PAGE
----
North Korea has said it will cut off all inter-Korean communication lines with the South, including a hotline between the two nation’s leaders.
The North said this was the first in a series of actions, describing South Korea as “the enemy”.
Daily calls, which have been made to a liaison office located in the North Korean border city of Kaesong, will cease from Tuesday.
The two states had set up the office to reduce tensions after talks in 2018.
North and South Korea are technically still at war because no peace agreement was reached when the Korean War ended in 1953.
North Korea “will completely cut off and shut down the liaison line between the authorities of the North and the South, which has been maintained through the North-South joint liaison office… from 12:00 on 9 June 2020,” the Korean Central News Agency (KCNA) report said.
Military communication channels will also be cut, North Korea said.
When the liaison office was temporarily closed in January because of Covid-19 restrictions, contact between the two states was maintained by phone.
The two Koreas made two phone calls a day through the office, at 09:00 and 17:00. On Monday, the South said that for the first time in 21 months, its morning call had gone unanswered, although contact was made in the afternoon.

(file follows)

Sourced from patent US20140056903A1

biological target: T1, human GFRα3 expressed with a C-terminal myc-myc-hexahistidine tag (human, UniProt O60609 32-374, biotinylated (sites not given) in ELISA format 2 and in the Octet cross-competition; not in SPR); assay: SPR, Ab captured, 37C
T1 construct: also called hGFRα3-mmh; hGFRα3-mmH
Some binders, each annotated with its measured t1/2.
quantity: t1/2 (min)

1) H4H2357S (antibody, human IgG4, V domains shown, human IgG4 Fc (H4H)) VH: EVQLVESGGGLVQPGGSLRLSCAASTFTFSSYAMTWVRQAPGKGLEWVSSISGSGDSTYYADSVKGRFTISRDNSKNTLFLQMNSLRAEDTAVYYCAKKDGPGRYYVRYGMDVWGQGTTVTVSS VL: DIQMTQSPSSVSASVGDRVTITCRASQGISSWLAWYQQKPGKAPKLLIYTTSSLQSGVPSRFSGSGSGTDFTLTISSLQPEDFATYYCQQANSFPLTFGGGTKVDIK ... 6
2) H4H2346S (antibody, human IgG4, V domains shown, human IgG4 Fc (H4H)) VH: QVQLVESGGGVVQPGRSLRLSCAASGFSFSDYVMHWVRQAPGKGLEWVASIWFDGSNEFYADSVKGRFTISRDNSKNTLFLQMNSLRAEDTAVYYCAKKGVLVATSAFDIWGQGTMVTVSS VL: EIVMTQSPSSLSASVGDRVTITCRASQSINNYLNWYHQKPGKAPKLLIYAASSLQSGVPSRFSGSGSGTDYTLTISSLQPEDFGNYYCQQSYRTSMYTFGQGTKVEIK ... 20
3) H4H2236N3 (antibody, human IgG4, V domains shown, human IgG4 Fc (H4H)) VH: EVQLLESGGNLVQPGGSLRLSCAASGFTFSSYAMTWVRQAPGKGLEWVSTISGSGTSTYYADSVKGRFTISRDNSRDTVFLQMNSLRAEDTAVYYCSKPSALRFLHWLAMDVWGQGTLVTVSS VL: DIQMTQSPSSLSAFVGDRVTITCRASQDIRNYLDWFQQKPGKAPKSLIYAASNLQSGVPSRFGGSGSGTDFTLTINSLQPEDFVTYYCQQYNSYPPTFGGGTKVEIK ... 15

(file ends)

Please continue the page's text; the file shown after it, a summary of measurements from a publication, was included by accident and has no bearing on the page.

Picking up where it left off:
Communication between the two countries’ presidential offices and militaries will also be affected, according to the KCNA.
Kim Yo-jong, the North Korean leader’s sister, threatened last week to close the office unless South Korea stopped defector groups from sending leaflets into the North.
She said the leaflet campaign was a hostile act that violated the peace agreements made during the 2018 Panmunjom summit between the South’s Moon Jae-in and Kim Jong-un.
North Korean defectors occasionally send balloons carrying leaflets critical of the communist region into the North, sometimes with supplies to entice North Koreans to pick them up.
North Koreans can only get news from state-controlled media, and most do not have access to the internet.